Wallace & Gromit: The Curse of the Were-Rabbit (2005)
Directed by Nick Park and Steve Box
February 17 at Videology. FREE.
But by the end of the first act, Park makes it clear that the cutesy vermin Wallace and Gromit hunt aren't the story's proper antagonists. Instead, an oily, banana-nosed named Lord Quartermaine (Ralph Fiennes), who has a piranha-toothed dog of his own, fulfills that role and then some—he insists that all threats to local pride be gunned down. And when an experiment of Wallace's goes haywire, the stakes rise; while attempting with a tubular mind-control device to reprogram the dietary instincts of the hundreds of rabbits he's captured, the inventor accidentally mutates one of the animals into a teratoid shape-shifter whose appetite and stature bulge to the size of a three-story house by moonlight. From there, the movie becomes a war between Wallace and Gromit's pacifist wits and Lord Quartermaine's rifle full of golden bullets. Which will stop the “were-rabbit” first, and thereby win the affections of the comely if bucktoothed local royalty, Lady Tottington (Helena Bonham Carter)?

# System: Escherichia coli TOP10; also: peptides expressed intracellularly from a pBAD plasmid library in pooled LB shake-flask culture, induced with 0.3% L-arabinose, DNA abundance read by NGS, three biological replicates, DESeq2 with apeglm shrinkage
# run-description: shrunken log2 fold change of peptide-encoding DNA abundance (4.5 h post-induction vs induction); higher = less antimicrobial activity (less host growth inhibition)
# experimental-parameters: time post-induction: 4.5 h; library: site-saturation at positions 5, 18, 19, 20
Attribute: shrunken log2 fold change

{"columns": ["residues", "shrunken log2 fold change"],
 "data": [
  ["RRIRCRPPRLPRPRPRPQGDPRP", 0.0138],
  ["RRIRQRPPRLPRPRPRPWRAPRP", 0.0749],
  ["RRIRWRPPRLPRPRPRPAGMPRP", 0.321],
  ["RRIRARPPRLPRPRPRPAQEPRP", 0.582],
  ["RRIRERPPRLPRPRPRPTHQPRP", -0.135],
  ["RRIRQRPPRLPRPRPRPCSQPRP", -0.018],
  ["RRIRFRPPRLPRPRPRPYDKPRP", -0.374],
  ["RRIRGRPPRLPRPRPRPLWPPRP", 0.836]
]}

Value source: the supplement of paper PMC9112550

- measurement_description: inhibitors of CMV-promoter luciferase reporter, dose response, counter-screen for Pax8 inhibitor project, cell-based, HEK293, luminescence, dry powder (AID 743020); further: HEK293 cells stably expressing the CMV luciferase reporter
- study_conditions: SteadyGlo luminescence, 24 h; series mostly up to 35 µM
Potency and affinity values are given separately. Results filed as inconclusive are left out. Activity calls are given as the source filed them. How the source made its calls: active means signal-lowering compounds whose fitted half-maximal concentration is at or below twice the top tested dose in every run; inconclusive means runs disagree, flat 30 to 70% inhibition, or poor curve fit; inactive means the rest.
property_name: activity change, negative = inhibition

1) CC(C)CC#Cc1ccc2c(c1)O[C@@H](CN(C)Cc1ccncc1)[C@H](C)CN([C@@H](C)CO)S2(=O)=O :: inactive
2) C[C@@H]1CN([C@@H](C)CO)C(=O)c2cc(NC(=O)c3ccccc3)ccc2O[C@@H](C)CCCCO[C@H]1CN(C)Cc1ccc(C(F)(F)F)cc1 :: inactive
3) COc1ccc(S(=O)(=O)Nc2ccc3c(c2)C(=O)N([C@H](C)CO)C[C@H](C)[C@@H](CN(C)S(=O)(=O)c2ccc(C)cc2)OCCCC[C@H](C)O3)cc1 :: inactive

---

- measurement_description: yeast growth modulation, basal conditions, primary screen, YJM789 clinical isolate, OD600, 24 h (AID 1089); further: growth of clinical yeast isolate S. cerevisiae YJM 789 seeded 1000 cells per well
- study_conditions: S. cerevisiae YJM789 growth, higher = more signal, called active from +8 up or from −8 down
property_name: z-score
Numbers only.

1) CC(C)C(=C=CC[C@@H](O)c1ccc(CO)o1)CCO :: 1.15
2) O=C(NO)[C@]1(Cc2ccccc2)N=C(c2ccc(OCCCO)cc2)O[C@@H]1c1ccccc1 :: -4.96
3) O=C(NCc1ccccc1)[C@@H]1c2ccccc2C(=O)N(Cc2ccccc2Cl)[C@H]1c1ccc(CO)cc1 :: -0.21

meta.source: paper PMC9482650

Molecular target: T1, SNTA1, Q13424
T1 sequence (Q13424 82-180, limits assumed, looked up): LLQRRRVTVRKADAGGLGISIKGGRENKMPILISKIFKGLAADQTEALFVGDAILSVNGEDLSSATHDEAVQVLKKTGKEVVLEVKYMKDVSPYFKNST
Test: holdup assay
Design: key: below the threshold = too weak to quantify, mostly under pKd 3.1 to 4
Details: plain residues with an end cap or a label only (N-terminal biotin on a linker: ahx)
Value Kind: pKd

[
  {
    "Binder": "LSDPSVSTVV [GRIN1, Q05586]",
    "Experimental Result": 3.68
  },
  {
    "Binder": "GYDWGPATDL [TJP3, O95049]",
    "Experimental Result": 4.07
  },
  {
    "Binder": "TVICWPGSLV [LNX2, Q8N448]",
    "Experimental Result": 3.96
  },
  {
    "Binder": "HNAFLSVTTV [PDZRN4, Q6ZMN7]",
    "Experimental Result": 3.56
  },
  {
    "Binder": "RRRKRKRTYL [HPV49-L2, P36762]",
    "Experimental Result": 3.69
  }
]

Even if it weren't precipitated by vegetable fetishism, Curse of the Were-Rabbit's kill versus no-kill conundrum would still be one of the most vegan conflicts ever to grace the big screen—but omnivores in the audience will be relieved to learn that the film hardly practices strict veganism. How could it, given Wallace's iconic addiction to cheese? That said, for the first time in the Wallace and Gromit oeuvre, the former's dairy indulgence is here shown as deleterious; Gromit, ever his keeper's better half in the veritable mobius strip of guardianship that is their relationship, attempts in vain at the film's start to get his now-pudgy master to resist the allure of gorgonzola and Wensleydale. This self-improvement subplot, along with the duo's more frantic attempts to forestall the slaughter of even undesirable living things, smartly suggests that all acts of aggression and exploitation toward animals must be judged on a sliding scale: hunting for sport might be sinister, but indulging in coagulated milk is a mere peccadillo. In brief, Curse of the Were-Rabbit is one of the few films, animated or otherwise, to approach the morality of sustainable living as each individual determines it—according to day-by-day and bite-by-bite convictions, rather than all-or-nothing imperatives.